4. psychomath says

    How in the hell is this kind of shit allowed to happen? Are there no systems in place by researchers at the WHO, the CDC, and Universities to actually evaluate studies before decisions are made? The scientific establishment ought to be ashamed that a fraud like this on such an important subject could take place. Shit, I’m embarrassed and I don’t even play a role to in this. What a fiasco!

  5. chrislawson says

    Pretty sure it was basically a marketing move for Surgisphere. Get a lot of attention with an important study in the Lancet, float it past the financial reporters in an easily quoteable press release, watch the investment money roll in. At least, that was the theory.

  6. psychomath says

    I mean, fucking hell, shit like this and the idiotic statements that masks were useless early in the pandemic plays into the hands of those who say the experts are not to be trusted. This kind of fucking incompetence feeds the doubt that anyone knows what they’re doing, and I am starting to think they have a point. Heads need to roll.

  7. numerobis says

    Note that the big scoop with Surgisphere’s fake data came out only days before the first results of chloroquine randomized-control, blinded studies came out.

    One on using it as prophylactic found no difference in outcomes, and ended early because of futility.

    Another on using it as treatment of serious cases found no differences in outcomes also.

    Neither saw the horrible rate of death that came from the Surgisphere data. The drug was well tolerated, but useless.

  8. jrkrideau says

    @ 1 vytautasjanaauska
    if it can fit on one commercially available hard drive it is not big data.

    Since Surgisphere is refusing to release the data, for all we know it could be in 44 gallon barrels or Greek amphorae.

    @ 4 psychomath
    re there no systems in place by researchers at the WHO, the CDC,
    Basically no. That is not their function. WHO is an international body with a mandate from the members of the UN and CDC is a US Gov’t agency with a specific mandate.

    and Universities to actually evaluate studies before decisions are made?
    If the researcher works for the university, yes but this appears to be a private company.

    To a considerable extent, its like
    the Wild West out there and that is even before we get to crazy alt-medicine and out-and-out fraudsters selling bleach or colloidal silver as a cure for Covid-19.

    And even if there is a system in place as there is in France for human clinical trials, an idiot like Didier Raoult seems to have started his first “study” before getting a legally required ethics approval.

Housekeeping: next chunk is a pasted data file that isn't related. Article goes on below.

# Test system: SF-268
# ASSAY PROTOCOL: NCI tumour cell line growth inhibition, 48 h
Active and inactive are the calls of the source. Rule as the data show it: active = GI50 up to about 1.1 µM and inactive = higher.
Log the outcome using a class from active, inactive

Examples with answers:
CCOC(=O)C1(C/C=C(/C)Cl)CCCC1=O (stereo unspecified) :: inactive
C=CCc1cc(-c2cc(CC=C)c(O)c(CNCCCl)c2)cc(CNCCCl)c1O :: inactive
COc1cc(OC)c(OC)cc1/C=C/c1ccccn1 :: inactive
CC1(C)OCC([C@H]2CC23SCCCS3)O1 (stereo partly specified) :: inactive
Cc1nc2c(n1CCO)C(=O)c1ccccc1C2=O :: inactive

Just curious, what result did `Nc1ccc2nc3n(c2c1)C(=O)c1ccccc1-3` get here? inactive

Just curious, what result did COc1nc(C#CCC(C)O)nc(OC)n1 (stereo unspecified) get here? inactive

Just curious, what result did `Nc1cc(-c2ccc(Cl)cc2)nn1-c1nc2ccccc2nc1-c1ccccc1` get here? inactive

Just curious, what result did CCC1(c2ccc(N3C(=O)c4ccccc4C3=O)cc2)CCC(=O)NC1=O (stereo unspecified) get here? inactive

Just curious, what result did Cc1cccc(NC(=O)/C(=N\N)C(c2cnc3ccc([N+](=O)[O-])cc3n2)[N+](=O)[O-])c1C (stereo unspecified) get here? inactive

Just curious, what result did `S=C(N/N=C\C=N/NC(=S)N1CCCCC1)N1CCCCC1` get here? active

@ 6
    fucking hell, shit like this and the idiotic statements that masks were useless

    You do have a source for that other than said the aforementioned fraudsters and the more rabid anti-vaxers?

    Given the desperate pleas for more Personal Protective Equipment (PPE) all around the world I doubt that anyone in WHO , various departments of health or the CDC categorically said that “masks were useless”.

    I don’t think that even the Orange Maron or Bolsonaro, the Orange clone, have said that.

  9. chrislawson says

    psychomath —

    This has nothing to do with the WHO or the CDC. They did not fund, approve, or otherwise engage in this study. It is completely on the heads of the authors and the Lancet unless it turns out that Harvard or Brigham and Women’s Hospital had some involvement.

    At this time I am inclined to suspect that neither Harvard not B+W had any direct involvement. My reason for saying this is that the paper notes: “Funding: William Harvey Distinguished Chair in Advanced Cardiovascular Medicine at Brigham and Women’s Hospital.”

    Except this is not a funding body. It is a job position. Held by the lead author. Here’s an example of what a funding citation should look like, from another COVID paper that includes Brigham and Women’s researchers on the author list:

    “Funding KMD and NS-B are supported by the National Institutes of Health Ruth L. Kirschstein Institutional National Research Service Award (T32-AR-007258). HKC is funded by National Institutes of Health (P50-AR-060772). JAS is funded by NIH/NIAMS (grant numbers K23 AR069688, R03 AR075886, L30 AR066953, P30 AR070253 and P30 AR072577), the Rheumatology Research Foundation K Supplement Award, the Brigham Research Institute and the R. Bruce and Joan M. Mickey Research Scholar Fund. ZSW is funded by NIH/NIAMS (K23AR073334 and L30 AR070520).”

    What I suspect is that Surgisphere stumped up the money but wanted to make it look like they had been funded through a respected hospital research grant.

  10. JustaTech says

    @chrislawson @2: